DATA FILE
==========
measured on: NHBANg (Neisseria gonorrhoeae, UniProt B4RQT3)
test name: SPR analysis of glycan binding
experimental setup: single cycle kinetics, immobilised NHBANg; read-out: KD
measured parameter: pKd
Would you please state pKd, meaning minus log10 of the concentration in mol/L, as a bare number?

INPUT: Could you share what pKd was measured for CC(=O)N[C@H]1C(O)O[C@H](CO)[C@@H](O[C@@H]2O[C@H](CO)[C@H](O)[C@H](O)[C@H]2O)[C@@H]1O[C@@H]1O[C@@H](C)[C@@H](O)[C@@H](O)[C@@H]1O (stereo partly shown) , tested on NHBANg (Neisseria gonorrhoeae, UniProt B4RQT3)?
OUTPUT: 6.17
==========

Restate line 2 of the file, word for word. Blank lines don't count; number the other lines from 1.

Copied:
test name: SPR analysis of glycan binding